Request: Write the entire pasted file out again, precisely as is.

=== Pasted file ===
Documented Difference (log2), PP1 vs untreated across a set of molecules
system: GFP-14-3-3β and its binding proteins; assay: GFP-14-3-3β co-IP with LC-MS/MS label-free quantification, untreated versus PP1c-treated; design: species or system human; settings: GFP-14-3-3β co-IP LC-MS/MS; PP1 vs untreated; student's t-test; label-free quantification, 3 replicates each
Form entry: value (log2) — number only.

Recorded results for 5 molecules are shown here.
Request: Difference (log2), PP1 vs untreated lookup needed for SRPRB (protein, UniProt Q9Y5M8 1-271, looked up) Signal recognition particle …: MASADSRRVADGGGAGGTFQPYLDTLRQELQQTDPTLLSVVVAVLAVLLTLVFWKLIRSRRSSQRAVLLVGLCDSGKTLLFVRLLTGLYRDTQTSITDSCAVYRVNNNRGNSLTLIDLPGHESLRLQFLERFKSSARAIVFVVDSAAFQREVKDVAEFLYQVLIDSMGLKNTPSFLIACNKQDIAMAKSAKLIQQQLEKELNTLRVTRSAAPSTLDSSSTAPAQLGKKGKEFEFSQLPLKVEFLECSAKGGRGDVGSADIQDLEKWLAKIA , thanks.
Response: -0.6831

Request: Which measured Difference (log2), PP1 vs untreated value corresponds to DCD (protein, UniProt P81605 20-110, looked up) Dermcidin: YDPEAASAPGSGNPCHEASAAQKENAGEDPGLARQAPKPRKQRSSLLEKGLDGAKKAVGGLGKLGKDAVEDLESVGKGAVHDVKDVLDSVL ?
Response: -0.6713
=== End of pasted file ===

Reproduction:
Documented Difference (log2), PP1 vs untreated across a set of molecules
system: GFP-14-3-3β and its binding proteins; assay: GFP-14-3-3β co-IP with LC-MS/MS label-free quantification, untreated versus PP1c-treated; design: species or system human; settings: GFP-14-3-3β co-IP LC-MS/MS; PP1 vs untreated; student's t-test; label-free quantification, 3 replicates each
Form entry: value (log2) — number only.

Recorded results for 5 molecules are shown here.
Request: Difference (log2), PP1 vs untreated lookup needed for SRPRB (protein, UniProt Q9Y5M8 1-271, looked up) Signal recognition particle …: MASADSRRVADGGGAGGTFQPYLDTLRQELQQTDPTLLSVVVAVLAVLLTLVFWKLIRSRRSSQRAVLLVGLCDSGKTLLFVRLLTGLYRDTQTSITDSCAVYRVNNNRGNSLTLIDLPGHESLRLQFLERFKSSARAIVFVVDSAAFQREVKDVAEFLYQVLIDSMGLKNTPSFLIACNKQDIAMAKSAKLIQQQLEKELNTLRVTRSAAPSTLDSSSTAPAQLGKKGKEFEFSQLPLKVEFLECSAKGGRGDVGSADIQDLEKWLAKIA , thanks.
Response: -0.6831

Request: Which measured Difference (log2), PP1 vs untreated value corresponds to DCD (protein, UniProt P81605 20-110, looked up) Dermcidin: YDPEAASAPGSGNPCHEASAAQKENAGEDPGLARQAPKPRKQRSSLLEKGLDGAKKAVGGLGKLGKDAVEDLESVGKGAVHDVKDVLDSVL ?
Response: -0.6713